Do you know how efficient your back office is from both an internal and customer perspective?

Improving operations management – how efficient is your back office from both an internal and a customer perspective?

Do you know how efficient your back office operations management is from both an internal perspective and a customer perspective? Is your back office optimised with a small cost base and delivering consistent, high quality service for your customers? Those operations that recognise the importance of delivering competitive advantage through improved service and reduced cost will also recognise that it’s important to be able to answer these questions.

The back office is frequently considered to be lower profile and less glamorous than its customer-facing counterpart. Yet the back office operations management is responsible for a massive range of administrative processes which are fundamental to the running of an organisation.  It's the engine that drives business performance.

In today's rapidly evolving business environment, the back office is frequently challenged to devise new processes very quickly in order to handle new business. Cost and efficiency can sometimes take second place to the practicalities of simply getting the job done. And with so many personnel and complex activities to manage, it’s no wonder that the back office can become inefficient, leading to an increase in the cost base.

Efficiency is doing things right; effectiveness is doing the right things.

Peter Drucker
Efficiency Sign

Making the back office more efficient

To truly optimise and unlock the full potential of your back office operation, there are a number of key elements that underpin delivery.

These are:

    • Operations Management Frameworks – defining the way you work and what is expected of managers and staff
    • Practice & Principles – creating regular routines for a consistent approach – daily planning, work allocation, workflow monitoring, active management routines, management information, clear communications and visibility.
    • Accreditation – of managers to ensure they can implement sustainable change and continual improvement through focus on both process and people.
    • Quality Frameworks – providing a clear structure and a quality philosophy that gets staff and management working towards the common goal of continual improvement.
    • Forecasting and planning – predicting future workload to ensure teams have the capacity. Planning for distribution of work to the right people, at the right time, with the right skills. Making maximum use of available resources.
    • Software – integrated system allows all workflows to be monitored from a central dashboard, enabling efficient resourcing in line with work volumes. Facilitates accurate forecasting, predictive forecasting and effective capacity management.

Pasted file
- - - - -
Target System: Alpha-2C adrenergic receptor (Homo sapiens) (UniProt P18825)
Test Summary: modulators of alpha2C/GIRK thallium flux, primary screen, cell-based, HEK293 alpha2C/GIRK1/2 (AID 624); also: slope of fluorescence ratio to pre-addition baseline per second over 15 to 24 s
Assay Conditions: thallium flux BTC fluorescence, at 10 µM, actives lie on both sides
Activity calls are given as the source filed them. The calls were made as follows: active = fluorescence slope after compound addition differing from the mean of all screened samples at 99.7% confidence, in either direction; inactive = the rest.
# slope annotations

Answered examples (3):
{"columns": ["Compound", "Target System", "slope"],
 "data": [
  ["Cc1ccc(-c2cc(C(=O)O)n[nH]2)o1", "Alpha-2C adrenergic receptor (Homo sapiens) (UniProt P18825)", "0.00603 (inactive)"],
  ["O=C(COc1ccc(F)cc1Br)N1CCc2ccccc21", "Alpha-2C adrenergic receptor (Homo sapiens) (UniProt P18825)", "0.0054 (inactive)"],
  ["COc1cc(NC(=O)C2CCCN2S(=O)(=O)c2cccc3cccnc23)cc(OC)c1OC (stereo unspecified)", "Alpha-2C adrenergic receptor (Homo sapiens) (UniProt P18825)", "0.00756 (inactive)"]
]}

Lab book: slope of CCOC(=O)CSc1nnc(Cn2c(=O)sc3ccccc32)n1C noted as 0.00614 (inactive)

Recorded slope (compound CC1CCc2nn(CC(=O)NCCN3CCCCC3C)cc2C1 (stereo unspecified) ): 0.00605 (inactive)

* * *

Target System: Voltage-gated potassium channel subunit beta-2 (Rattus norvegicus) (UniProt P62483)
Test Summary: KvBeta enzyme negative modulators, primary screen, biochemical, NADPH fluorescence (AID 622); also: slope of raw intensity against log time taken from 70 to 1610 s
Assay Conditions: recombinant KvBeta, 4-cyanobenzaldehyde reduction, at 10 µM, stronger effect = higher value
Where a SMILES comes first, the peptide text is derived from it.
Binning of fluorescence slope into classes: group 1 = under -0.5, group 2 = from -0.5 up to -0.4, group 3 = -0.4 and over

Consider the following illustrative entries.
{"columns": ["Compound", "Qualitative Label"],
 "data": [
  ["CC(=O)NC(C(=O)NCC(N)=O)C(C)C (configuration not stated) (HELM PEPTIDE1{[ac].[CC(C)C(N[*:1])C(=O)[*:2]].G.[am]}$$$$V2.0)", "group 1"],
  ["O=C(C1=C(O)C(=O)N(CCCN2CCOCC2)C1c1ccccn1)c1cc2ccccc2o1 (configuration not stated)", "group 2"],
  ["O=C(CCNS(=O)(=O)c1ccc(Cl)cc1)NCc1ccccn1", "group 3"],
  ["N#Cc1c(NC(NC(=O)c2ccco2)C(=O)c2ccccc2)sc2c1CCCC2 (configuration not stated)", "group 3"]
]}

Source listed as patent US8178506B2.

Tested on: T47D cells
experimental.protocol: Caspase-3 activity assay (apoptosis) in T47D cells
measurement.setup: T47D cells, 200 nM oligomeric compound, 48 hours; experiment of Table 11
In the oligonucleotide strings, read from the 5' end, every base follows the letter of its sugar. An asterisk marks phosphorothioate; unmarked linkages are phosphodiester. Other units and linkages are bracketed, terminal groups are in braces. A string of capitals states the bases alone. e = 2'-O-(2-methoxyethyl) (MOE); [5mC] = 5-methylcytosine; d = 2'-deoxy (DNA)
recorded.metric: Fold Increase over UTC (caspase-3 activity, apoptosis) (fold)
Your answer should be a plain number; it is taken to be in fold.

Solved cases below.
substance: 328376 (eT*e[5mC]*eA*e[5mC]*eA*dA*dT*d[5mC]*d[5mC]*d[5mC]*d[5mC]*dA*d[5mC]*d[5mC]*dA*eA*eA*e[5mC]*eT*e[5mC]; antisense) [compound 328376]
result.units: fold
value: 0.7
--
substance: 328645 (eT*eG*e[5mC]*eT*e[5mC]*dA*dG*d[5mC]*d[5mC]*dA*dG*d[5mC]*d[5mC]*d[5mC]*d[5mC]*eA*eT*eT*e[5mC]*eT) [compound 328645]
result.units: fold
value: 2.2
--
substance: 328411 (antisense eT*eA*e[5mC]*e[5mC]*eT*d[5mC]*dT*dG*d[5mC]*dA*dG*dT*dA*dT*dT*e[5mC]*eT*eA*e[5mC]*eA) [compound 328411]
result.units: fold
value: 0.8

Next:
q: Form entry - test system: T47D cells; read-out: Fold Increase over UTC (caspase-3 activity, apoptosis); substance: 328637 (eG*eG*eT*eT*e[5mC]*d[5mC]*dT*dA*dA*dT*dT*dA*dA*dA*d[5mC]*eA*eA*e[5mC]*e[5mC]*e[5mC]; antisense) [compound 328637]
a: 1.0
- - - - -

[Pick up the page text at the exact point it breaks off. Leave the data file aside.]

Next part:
• MI Suite – enabling holistic understanding of people and process – historical, real-time and predictive.

Don’t lower your expectations to meet your performance. Raise your level of performance to meet your expectations.

Ralph Marston
High Self Efficacy Level - Efficiency Objective

The role of software

Software plays a vitally important role in achieving high levels of productivity and efficiency when combined with correctly trained managers.  But if you have the wrong people doing the wrong things at the wrong time, software alone will fail to deliver the majority of the potential gains.

To maximise these gains, your core systems and processes need to be optimised and your managers need to adopt the right behaviours, mindset and routines.

Are you experiencing any of these issues in your back office operations management?

  • Inconsistent service delivery
  • Customers experiencing significant turnaround times and long elapsed end-to-end processing, or you just don’t know?
  • Lack of transparency, down to individual items and tasks
  • Inaccurate MI, e.g. on forecasting, effective planning, inability to combine all risk elements in one place
  • Spiralling costs
  • Lack of robust action planning

An inefficient back office will cause the above symptoms. If you recognise any of these within your organisation, it’s likely that optimising your back office can deliver significant and positive change.


If you are looking to unlock value, typical improvements include the following:

  • Cost base ratio controlled against customer growth
  • Delivering more for the same by unlocking greater capacity
  • Reducing complaints volumes
  • Removing backlogs
  • Rising service satisfaction NPS or service awards
  • Reducing overhead costs, allowing you to win new business
  • More engaged and motivated staff

Reviewing alternative options available for your back office operation can produce substantial and sustainable efficiency savings across many activities.

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